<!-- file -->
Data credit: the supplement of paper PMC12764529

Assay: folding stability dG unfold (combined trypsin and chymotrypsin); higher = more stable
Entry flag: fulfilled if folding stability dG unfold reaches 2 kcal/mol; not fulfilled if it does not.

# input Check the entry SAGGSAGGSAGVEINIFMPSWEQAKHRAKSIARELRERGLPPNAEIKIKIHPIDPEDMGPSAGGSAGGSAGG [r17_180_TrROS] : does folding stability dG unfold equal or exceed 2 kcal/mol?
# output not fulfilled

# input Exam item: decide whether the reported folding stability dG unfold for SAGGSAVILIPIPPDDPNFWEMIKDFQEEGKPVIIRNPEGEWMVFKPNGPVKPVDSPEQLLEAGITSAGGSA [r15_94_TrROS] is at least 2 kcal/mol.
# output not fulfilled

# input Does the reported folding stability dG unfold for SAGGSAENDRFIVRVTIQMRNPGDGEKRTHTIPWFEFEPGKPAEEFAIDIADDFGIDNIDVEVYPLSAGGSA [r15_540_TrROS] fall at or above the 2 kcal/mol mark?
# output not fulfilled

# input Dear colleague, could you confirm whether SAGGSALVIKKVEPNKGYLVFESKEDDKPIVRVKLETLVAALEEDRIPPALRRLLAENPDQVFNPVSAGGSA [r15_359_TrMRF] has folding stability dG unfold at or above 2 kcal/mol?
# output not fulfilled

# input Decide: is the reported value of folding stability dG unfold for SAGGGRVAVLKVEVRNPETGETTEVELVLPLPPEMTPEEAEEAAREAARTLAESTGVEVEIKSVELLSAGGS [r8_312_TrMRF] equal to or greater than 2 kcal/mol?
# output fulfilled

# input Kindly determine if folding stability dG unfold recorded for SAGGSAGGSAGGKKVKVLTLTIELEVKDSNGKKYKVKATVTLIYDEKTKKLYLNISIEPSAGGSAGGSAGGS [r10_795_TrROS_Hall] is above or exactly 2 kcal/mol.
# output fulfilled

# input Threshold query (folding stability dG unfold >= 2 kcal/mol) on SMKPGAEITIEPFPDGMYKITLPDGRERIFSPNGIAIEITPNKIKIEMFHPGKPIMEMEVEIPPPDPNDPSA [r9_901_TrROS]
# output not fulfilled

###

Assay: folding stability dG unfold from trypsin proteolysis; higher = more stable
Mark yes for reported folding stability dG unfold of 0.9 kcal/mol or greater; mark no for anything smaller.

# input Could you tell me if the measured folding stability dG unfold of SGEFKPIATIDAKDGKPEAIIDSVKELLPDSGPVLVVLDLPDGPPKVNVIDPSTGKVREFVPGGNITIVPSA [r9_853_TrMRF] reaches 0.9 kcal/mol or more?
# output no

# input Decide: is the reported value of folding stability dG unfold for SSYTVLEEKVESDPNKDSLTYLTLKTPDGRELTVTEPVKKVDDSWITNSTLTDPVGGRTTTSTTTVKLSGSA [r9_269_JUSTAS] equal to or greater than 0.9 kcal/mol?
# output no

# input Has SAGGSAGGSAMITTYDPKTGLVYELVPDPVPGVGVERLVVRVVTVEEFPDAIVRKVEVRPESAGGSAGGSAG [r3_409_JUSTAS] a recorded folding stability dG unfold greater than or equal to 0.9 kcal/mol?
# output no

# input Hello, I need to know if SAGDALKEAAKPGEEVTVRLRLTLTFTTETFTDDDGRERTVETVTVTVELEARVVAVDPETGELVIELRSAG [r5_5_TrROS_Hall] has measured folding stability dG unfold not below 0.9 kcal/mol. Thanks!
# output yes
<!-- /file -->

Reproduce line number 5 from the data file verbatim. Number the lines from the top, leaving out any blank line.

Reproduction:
# output not fulfilled